Another advantage of forced-electrolyte plating, as shown in FIG. 2 and 3, in accordance with the present invention, of transparent electrode materials (IZO or ITO) is that the profile of the deposited metal film may be controlled by the design and operation of the plating assembly (e.g., cell 220).
 Since the plating assembly or cell 220 (FIG. 2) may be operated in either a mass transfer-limited regime or a kinetic-potential (cathode-anode) limited regime, a taper 31 (FIG. 1B) may be controlled by altering the geometry of the plating nozzle 204 or the conditions of operation such as scanning rate, flow rate, pressure, electrolyte composition, and temperature. To further control taper 31 (FIG. 1B) and ensure uniform thickness of the electroplated layers, the finished electroplated materials of taper 31 (FIG. 1B) may be plated/etched using conventional techniques (e.g., submerged in liquid electrolyte). Electrical connections for further plating of metal 212 may be made in the same fashion as used in the forced-electrolyte technique described for FIG. 3. The control of potential and electrolyte composition may be optimized to achieve uniform metal films with tapered edges 31.
 The present invention has been described illustratively for a situation in which ions are supplied only through one slotted assembly (e.g., slit 204), it is, however, contemplated that the plating apparatus may include a plurality of slotted assemblies following each other. Each slotted assembly may build up slightly more thickness of the plated metal line or may deposit a barrier protective layer, for example, Co, Cr or Ni.
 Referring to FIG. 4, an electroplating tool 302 may be employed in which a plating solution 304 and an anode 306 are scanned over conductive lines or conductive patterns 309, for example, gate lines 14. In one embodiment, anode 306 may include a hollow conductive carbon or insoluble (inert) metal rod wrapped with a lintless cloth or a porous polymer 312. Plating solution 304 may be supplied through a cavity 314 inside of anode rod 306 and lintless cloth or porous polymer 312 may slide over in contact with the patterned conductive layer 309 (which are preferably connected in a cathode mode) or gapped to provide a distance S. With this method the viscosity of the plating solution may need to be increased to achieve the desired thickness uniformity. FIG. 4 shows suction chambers 315 for removing solution 304 after electroplating layers 316 and 318. FIG. 4 shows apparatus 302 with two supply slots through cavities 314 of anodes 308 and two return slots 315. Other embodiments may include one supply and one return slot or multiple supply and return slots. In still other embodiments rinsing and pretreating chambers may be included.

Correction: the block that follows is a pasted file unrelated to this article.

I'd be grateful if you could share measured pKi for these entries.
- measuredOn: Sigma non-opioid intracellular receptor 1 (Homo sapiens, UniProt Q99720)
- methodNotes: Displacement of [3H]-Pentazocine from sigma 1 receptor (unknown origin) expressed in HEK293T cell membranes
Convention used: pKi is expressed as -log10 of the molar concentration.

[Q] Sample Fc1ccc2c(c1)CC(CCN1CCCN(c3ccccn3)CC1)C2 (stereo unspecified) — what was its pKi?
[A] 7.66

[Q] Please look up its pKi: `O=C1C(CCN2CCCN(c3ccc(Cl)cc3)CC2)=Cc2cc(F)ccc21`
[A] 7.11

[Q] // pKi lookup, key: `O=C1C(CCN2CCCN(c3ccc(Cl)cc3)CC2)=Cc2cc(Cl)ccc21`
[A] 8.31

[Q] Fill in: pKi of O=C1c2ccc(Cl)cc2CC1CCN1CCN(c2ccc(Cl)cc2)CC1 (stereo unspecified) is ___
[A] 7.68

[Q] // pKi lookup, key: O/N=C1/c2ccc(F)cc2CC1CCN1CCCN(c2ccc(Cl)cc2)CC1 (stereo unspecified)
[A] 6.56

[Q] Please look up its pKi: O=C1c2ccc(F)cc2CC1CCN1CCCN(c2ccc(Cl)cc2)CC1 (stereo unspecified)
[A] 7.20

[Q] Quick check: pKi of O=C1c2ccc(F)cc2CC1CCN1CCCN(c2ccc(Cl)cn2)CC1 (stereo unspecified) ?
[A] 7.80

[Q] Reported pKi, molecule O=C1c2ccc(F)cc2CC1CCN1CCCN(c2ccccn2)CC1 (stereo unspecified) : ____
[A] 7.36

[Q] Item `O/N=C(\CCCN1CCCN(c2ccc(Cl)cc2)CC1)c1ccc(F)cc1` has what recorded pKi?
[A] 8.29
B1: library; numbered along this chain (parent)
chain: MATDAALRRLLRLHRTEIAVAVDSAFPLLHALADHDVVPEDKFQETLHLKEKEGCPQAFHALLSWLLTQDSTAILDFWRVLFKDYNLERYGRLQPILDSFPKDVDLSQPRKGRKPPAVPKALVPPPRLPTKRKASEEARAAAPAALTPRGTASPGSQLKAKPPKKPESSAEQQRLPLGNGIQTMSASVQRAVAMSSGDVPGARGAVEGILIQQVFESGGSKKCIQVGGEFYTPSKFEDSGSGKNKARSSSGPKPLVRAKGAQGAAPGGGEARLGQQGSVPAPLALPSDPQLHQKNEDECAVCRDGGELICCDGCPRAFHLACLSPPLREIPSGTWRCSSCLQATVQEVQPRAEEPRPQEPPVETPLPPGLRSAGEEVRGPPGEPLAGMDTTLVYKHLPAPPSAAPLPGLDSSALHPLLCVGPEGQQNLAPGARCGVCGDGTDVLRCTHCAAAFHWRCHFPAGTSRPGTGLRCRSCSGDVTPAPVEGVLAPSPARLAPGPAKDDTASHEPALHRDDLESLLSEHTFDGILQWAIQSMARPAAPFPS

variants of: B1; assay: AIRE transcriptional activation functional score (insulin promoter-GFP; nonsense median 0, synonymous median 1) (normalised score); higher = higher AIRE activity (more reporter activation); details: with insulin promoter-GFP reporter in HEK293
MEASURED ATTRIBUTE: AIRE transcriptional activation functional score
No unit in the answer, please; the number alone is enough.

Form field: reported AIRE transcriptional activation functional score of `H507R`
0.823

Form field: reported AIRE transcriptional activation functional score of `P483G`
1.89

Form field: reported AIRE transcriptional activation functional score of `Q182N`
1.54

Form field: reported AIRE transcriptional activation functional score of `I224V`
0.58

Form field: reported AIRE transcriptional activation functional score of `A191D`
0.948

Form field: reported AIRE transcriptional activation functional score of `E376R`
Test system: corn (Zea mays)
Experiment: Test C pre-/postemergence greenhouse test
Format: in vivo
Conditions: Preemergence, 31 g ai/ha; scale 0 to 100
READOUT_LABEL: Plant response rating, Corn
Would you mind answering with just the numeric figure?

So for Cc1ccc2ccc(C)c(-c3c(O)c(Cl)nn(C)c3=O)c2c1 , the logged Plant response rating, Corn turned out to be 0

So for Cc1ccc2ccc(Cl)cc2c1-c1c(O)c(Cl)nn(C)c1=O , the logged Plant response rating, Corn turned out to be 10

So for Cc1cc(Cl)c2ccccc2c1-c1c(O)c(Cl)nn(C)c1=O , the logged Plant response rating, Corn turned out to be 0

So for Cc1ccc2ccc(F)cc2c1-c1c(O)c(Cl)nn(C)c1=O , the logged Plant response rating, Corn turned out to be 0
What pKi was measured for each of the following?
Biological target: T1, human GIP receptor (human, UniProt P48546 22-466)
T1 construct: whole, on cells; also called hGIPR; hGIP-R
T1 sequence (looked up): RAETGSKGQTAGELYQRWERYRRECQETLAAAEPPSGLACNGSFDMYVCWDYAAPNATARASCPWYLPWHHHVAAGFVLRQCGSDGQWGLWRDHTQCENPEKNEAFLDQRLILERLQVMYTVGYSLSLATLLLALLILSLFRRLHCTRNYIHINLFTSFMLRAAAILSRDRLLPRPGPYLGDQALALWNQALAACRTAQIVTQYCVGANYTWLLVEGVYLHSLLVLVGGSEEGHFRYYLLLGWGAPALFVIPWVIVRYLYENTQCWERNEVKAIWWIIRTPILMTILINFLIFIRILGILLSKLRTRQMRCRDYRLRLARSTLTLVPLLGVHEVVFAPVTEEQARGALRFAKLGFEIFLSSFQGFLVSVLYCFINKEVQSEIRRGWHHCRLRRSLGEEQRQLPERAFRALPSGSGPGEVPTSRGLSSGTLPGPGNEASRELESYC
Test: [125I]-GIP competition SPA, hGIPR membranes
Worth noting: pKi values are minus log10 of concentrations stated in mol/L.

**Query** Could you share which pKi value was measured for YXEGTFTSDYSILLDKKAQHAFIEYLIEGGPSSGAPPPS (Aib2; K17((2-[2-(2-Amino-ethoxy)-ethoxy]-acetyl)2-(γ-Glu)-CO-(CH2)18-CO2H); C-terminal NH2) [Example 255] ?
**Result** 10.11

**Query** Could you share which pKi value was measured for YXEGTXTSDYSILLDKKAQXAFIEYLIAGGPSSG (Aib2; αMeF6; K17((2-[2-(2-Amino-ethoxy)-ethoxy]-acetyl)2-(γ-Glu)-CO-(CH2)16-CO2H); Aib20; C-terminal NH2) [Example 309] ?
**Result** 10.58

Referring to FIG. 5, a schematic diagram of one embodiment of an electroplating apparatus of the present invention, e.g., apparatus 220 or 302, is illustratively show. Walls 340 form chambers 342 through which fluids flow for electroplating, rinsing and pretreating conductive structures. Supply line 350 provides pretreatment/cleaning fluid which is subsequently removed by return line 352. Supply lines 354 provide electrolyte solution with metal ions from an anode(not shown) which is subsequently removed by return lines 356. Similarly, supply and return lines 358 and 360, respectively supply and return rinsing water. Supply lines 350, 354, and 358 may be appropriately pressurized to provide the ability to adjust flow rates; while suction may be applied to return lines 352, 356 and 358. One skilled in the art would understand how to adjust the area, pressure and flow rates of outlets and inlets of supply and return lines and slots (see, e.g., FIG. 2) to achieve a desired flow.
 Although a batch process has been illustratively described, the present invention is amenable to a continuous line operation. Such continuous line operation would greatly minimize handling of glass plates and would result in a much lower manufacturing cost. Further, the present invention has been illustratively described for gate lines for liquid crystal display devices; however, the present invention is much broader and has application to any electroplating process. It is to be understood that the present invention is applicable to forming electroplated metal on any conductive structure including but not limited to gate lines. For example, data lines, capacitor electrodes, contacts, light shields or other structures for other semiconductor devices may be electroplated in accordance with the present invention.
 Now the additional process steps will be described for a four mask process sequence for forming a TFT array for a liquid crystal display device. Referring to FIGS. 6A and 6B, a trilayer insulator 20 is deposited over pixel electrodes 16 and metal layer 18. Tri-layer insulator 20 may include a layer of silicon nitride 22 followed by a layer of amorphous silicon (a-Si) 24. Tri-layer insulator 20 preferably includes a silicon nitride layer 26 patterned over a channel (over gate line 14). Silicon nitride layer 26 may be defined by a combination of back and front side resist exposures to self align silicon nitride layer 26 to gate line 14. Silicon nitride layer 26 is etched to expose the amorphous silicon 24.